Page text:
A cloud-based data repository from a data analytics firm was left publicly exposed, a security firm has just revealed. The exposed data included “billions of personally identifying details” on 123 million American households — “virtually every American household.”
The report comes from UpGuard, a security firm that also discovered a similar issue with consulting and management firm Accenture earlier this year. You’ve probably never heard of Alteryx, but the analytics firm’s exposed data sets belonged to the firm’s partner Experian — the consumer credit reporting agency — as well as information from the U.S. Census Bureau.
The two data sets, when used together, would allow malicious actors to access a veritable treasure trove of personal data including addresses, phone numbers, specific household information — including ages, genders, occupations, and marital status of who lives in a home — and very specific personal information about consumer demographics and property. The exposed ConsumerView file, which contained very specific information marketing data on American households, was “likely created” in 2013, according to UpGuard.
Forbes contacted Alteryx, and the firm downplayed the leak, saying there was no risk of identity theft. “Alteryx secured the bucket, removed the file and has taken steps to prevent this from happening in the future. Alteryx confirmed that the file contained no names of any individuals or any other personal identifying information,” an Alteryx spokesperson told Forbes.
Experian had a similar statement, saying that the data contained no names or personally identifying information, and that Alteryx had taken care of the issue. UpGuard’s Chris Vickery told Forbes the responses were “incredibly misleading.”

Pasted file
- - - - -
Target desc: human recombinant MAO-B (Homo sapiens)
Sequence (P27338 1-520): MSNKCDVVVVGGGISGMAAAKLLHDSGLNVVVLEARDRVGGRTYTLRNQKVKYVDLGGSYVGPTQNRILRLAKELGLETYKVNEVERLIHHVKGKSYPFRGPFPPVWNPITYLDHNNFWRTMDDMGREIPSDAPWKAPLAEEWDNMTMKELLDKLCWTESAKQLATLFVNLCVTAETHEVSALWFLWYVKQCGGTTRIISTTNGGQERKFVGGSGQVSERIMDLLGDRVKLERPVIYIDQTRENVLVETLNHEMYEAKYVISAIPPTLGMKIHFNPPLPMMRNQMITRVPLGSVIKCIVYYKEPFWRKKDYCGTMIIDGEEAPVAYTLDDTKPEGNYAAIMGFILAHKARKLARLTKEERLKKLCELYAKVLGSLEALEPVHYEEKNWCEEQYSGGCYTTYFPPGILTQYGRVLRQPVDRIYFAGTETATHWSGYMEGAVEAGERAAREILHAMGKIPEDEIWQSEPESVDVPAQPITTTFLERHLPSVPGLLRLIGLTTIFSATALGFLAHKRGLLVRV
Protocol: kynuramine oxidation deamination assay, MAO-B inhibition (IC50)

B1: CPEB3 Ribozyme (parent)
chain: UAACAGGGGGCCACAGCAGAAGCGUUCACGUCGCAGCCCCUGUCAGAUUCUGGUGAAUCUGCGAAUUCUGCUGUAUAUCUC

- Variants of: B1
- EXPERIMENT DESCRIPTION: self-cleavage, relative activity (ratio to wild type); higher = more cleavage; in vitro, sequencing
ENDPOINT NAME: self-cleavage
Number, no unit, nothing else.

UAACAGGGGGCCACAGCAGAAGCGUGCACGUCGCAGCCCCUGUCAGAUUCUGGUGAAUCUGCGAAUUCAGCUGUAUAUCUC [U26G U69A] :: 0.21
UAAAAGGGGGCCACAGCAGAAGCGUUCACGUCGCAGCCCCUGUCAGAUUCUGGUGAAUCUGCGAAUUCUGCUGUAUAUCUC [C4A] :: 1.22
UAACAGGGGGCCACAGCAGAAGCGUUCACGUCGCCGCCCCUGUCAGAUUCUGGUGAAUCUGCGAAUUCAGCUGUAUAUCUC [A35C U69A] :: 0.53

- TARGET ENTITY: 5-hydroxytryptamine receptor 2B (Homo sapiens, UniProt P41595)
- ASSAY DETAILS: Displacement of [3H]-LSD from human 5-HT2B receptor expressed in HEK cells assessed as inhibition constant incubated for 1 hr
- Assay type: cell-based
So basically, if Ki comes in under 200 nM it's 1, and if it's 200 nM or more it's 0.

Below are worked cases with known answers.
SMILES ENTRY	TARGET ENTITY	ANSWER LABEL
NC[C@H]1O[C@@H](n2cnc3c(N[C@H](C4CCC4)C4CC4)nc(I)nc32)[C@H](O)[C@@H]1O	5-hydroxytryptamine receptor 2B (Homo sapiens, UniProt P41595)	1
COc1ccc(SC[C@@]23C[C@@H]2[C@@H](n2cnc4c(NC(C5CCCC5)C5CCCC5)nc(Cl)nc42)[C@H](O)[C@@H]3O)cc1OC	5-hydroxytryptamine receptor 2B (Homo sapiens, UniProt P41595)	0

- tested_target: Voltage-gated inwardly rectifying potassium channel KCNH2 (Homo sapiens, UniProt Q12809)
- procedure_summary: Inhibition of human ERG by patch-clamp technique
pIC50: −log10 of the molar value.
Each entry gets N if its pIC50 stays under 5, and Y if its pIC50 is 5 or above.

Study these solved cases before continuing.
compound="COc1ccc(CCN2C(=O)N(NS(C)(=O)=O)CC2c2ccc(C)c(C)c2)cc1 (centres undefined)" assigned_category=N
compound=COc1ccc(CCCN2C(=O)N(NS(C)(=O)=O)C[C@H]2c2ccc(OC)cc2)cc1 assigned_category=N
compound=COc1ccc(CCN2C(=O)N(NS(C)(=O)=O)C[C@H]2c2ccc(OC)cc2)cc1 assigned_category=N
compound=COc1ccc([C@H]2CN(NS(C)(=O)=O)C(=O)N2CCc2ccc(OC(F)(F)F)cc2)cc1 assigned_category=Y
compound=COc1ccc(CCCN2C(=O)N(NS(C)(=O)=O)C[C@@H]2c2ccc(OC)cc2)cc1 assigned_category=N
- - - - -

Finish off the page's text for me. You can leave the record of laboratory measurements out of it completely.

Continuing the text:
Vickery said, “Addresses, phone numbers, banking, ethnicity, etc. is all present. There is a great deal of harm that could be done with this information.” Vickery maintains that even without names, this information can be used to put together a picture of someone’s life. And once you have specific geographic and residential information, it wouldn’t take much extra effort to find a name to match the data.
Joseph Lorenzo Hall, chief technologist at the Center for Democracy & Technology, agreed with Vickery, and he told Forbes that names aren’t even necessary to some malicious actors. As he noted: “If you are trying to decide what houses on a block to rob, you don’t care about the names of the people that live there.”
Easy To Access
As UpGuard’s post reveals, the data — found in an Amazon Web Services S3cloud storage bucket — could have been accessed by anyone with an Amazon AWS account. More than a million people have AWS accounts, and registration is free.
UpGuard also points at the larger challenge which could allow data to continue to be exposed: while one company may have their own cybersecurity in order, if that company is sharing data with other firms, all of those firms must be using proper security procedures, as well. As the post notes, “a weaker link can be fatal throughout the chain.”